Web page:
Sola scriptura and authority

I’m pretty sure I’ve touched on these topics before, but I’ve been doing more reading and thinking, so I’m going to address them again.

I was listening to an archive of Catholic Answers Live this morning, and a caller asked about the Genesis 6 reference to the Nephilim. Jimmy Akin came right out and said that this was one of the most mysterious passages in the Bible — and THAT is exactly what I appreciate about the Catholic Church’s understanding of Scripture, tradition, doctrine, and authority.

As a Protestant, when (according to sola scriptura) the only sources of truth you have is 1) the Bible 2) according to how you, personally, understand it, it’s very hard to admit that you’re stumped by anything in the Bible.

Basically, if your first premise is 1) God has revealed Himself only through the Bible, and your second is 2) everything that God has revealed can be easily understood by anyone (which it would have to be, otherwise God wouldn’t be revealing Himself equally to everyone), then admitting that you don’t understand something is basically saying that you’re not a real Christian, because a real Christian would have the Holy Spirit enlightening him about the meaning of obscure Scripture passage “x”. (I’m not even going to touch on how many different interpretations the Holy Spirit gives to different Christians right now.) And since you are your own authority, you can’t just take someone else’s argument and say, “Well, wise theologian Christian McGoodGuy said it means this, and I’m going to take his word for it,” because he could be totally wrong. You have to figger it out yourself (if you even can; for a comprehensive critique of this idea see Jimmy’s article “Practical Problems of Sola Scriptura“).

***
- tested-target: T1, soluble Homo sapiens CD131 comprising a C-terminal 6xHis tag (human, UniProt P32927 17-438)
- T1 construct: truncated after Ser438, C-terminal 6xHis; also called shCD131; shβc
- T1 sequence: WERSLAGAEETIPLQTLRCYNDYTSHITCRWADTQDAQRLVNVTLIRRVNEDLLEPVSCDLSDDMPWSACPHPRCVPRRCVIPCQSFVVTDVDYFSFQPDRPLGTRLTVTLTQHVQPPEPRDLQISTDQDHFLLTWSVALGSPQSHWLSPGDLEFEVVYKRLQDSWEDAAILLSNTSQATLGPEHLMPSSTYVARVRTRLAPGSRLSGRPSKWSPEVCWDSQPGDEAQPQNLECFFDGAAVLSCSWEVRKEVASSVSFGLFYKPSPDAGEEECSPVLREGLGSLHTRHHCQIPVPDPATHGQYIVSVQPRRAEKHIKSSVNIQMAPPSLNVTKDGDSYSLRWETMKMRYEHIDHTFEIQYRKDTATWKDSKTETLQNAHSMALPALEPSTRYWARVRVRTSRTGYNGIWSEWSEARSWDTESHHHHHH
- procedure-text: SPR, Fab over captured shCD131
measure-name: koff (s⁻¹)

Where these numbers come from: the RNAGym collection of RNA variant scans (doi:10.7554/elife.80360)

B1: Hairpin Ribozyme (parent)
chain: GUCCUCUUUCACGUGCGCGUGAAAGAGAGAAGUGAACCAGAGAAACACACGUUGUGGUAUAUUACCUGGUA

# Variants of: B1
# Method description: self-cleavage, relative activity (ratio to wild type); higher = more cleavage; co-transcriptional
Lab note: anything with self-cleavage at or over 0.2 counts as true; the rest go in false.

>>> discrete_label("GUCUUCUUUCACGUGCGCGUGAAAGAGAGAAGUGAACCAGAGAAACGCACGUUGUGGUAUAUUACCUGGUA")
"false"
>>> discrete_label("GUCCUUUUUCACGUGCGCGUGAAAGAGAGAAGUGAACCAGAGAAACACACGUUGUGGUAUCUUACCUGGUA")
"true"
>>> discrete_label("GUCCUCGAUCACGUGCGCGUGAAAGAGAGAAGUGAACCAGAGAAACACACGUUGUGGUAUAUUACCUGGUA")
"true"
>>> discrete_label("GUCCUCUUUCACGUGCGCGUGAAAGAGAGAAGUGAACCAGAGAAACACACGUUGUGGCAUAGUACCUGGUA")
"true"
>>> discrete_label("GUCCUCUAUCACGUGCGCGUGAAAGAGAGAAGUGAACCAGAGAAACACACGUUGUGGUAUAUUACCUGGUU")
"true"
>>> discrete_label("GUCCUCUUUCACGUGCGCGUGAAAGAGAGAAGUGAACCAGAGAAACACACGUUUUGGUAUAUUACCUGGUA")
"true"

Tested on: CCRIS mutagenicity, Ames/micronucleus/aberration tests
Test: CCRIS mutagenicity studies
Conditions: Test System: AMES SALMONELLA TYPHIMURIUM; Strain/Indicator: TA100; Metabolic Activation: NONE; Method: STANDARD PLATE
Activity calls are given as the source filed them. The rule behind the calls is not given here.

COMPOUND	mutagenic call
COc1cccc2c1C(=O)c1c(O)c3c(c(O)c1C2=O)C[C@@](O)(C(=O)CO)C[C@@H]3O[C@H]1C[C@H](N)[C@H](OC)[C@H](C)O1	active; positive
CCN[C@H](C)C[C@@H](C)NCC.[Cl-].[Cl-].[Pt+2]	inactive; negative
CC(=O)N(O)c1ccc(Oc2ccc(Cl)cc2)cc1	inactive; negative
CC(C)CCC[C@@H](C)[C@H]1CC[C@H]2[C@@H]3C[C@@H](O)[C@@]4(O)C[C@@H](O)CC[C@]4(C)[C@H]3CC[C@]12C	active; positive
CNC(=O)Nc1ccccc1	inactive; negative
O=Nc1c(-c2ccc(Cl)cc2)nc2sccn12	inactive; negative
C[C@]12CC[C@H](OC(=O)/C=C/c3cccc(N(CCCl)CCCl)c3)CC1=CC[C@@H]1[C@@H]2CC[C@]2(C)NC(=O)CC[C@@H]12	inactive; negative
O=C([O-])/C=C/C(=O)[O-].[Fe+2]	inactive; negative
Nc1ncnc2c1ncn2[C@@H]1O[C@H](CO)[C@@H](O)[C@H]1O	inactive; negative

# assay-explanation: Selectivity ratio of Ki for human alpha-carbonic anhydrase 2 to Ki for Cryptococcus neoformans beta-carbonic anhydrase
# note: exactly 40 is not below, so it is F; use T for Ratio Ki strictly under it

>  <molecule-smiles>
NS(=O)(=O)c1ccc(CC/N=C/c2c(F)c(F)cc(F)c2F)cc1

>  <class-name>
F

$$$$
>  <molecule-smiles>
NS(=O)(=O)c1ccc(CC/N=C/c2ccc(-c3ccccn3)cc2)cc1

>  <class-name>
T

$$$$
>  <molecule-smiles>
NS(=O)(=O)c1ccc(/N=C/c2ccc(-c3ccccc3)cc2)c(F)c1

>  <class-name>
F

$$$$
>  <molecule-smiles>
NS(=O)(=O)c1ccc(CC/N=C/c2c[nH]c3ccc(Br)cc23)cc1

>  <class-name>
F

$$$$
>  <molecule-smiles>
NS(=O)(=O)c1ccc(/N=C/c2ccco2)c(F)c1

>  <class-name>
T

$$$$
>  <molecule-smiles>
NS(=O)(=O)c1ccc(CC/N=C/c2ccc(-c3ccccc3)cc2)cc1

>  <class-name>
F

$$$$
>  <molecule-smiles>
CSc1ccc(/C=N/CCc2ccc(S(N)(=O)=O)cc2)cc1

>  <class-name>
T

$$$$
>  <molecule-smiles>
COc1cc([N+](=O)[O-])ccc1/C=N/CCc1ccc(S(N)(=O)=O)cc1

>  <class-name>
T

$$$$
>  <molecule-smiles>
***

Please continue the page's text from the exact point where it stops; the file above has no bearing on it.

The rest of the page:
But the Catholic Church! The Catholic Church says, simultaneously,

  1. We believe the Bible to be the inspired Word of God, without error in the original manuscripts.
  2. We believe that Christ gave His Church the role of final judge in interpreting what the Bible means.
  3. We believe that doctrine develops; that we don’t know 100% of everything right at the beginning; some of the stuff we have to work out, sometimes over millennia.
  4. And, we believe that the Bible can have multiple meanings! The same passage can treat a literal event, which is also a prophetic reference, which has application in the universal moral realm… There’s so much room for investigation and conjecture, which the Church is completely fine with — as long as you don’t go past the limits of what it has defined!

As many other Protestant converts have said, this method of approaching Scripture is much more freeing than, as someone said, “Having the truth, but being unable to grasp it.” When you’re relying only on yourself (which, if you have any common sense, you’ll realize is ridiculous), you can never be sure that you’re interpreting Scripture correctly, and every new opinion you hear will throw you off balance. But the security of knowing where the fence is (the teaching of the Church) means that you can explore and hypothesize as much as you want, without having to worry that you’re going to end up going to hell because you misunderstood something in the Bible.

Now, as soon as I can figure out how to read the Bible again without triggering panic attacks about total depravity and God’s judgment, I’ll be good to go.

 

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